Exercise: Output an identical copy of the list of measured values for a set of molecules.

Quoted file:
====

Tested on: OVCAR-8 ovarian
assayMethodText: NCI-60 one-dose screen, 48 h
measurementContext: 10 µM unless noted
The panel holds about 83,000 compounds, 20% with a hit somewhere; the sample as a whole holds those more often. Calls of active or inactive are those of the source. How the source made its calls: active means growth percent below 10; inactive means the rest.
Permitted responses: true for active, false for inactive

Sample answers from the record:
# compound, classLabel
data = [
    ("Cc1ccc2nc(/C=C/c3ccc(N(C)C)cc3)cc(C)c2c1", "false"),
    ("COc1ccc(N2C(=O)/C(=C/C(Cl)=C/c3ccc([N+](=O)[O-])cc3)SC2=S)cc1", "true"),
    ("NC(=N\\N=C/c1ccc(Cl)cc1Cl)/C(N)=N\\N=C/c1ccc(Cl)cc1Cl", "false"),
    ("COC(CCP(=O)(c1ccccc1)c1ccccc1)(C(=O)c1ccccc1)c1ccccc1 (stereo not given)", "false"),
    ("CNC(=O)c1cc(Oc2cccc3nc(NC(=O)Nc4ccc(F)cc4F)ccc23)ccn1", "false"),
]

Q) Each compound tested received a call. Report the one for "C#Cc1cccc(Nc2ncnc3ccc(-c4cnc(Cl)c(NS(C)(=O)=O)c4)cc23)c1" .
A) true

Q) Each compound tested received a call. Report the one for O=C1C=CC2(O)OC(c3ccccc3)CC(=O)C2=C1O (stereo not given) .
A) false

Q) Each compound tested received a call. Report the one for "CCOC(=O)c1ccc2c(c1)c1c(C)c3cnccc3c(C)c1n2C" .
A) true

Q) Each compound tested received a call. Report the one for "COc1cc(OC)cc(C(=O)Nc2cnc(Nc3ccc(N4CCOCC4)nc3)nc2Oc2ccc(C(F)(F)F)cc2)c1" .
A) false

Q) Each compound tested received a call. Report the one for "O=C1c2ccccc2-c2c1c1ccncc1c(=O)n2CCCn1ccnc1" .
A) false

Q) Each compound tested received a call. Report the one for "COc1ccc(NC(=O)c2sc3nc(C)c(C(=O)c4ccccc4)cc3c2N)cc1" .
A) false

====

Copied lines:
Tested on: OVCAR-8 ovarian
assayMethodText: NCI-60 one-dose screen, 48 h
measurementContext: 10 µM unless noted
The panel holds about 83,000 compounds, 20% with a hit somewhere; the sample as a whole holds those more often. Calls of active or inactive are those of the source. How the source made its calls: active means growth percent below 10; inactive means the rest.
Permitted responses: true for active, false for inactive

Sample answers from the record:
# compound, classLabel
data = [
    ("Cc1ccc2nc(/C=C/c3ccc(N(C)C)cc3)cc(C)c2c1", "false"),
    ("COc1ccc(N2C(=O)/C(=C/C(Cl)=C/c3ccc([N+](=O)[O-])cc3)SC2=S)cc1", "true"),
    ("NC(=N\\N=C/c1ccc(Cl)cc1Cl)/C(N)=N\\N=C/c1ccc(Cl)cc1Cl", "false"),
    ("COC(CCP(=O)(c1ccccc1)c1ccccc1)(C(=O)c1ccccc1)c1ccccc1 (stereo not given)", "false"),
    ("CNC(=O)c1cc(Oc2cccc3nc(NC(=O)Nc4ccc(F)cc4F)ccc23)ccn1", "false"),
]

Q) Each compound tested received a call. Report the one for "C#Cc1cccc(Nc2ncnc3ccc(-c4cnc(Cl)c(NS(C)(=O)=O)c4)cc23)c1" .
A) true

Q) Each compound tested received a call. Report the one for O=C1C=CC2(O)OC(c3ccccc3)CC(=O)C2=C1O (stereo not given) .
A) false

Q) Each compound tested received a call. Report the one for "CCOC(=O)c1ccc2c(c1)c1c(C)c3cnccc3c(C)c1n2C" .
A) true

Q) Each compound tested received a call. Report the one for "COc1cc(OC)cc(C(=O)Nc2cnc(Nc3ccc(N4CCOCC4)nc3)nc2Oc2ccc(C(F)(F)F)cc2)c1" .
A) false

Q) Each compound tested received a call. Report the one for "O=C1c2ccccc2-c2c1c1ccncc1c(=O)n2CCCn1ccnc1" .
A) false

Q) Each compound tested received a call. Report the one for "COc1ccc(NC(=O)c2sc3nc(C)c(C(=O)c4ccccc4)cc3c2N)cc1" .
A) false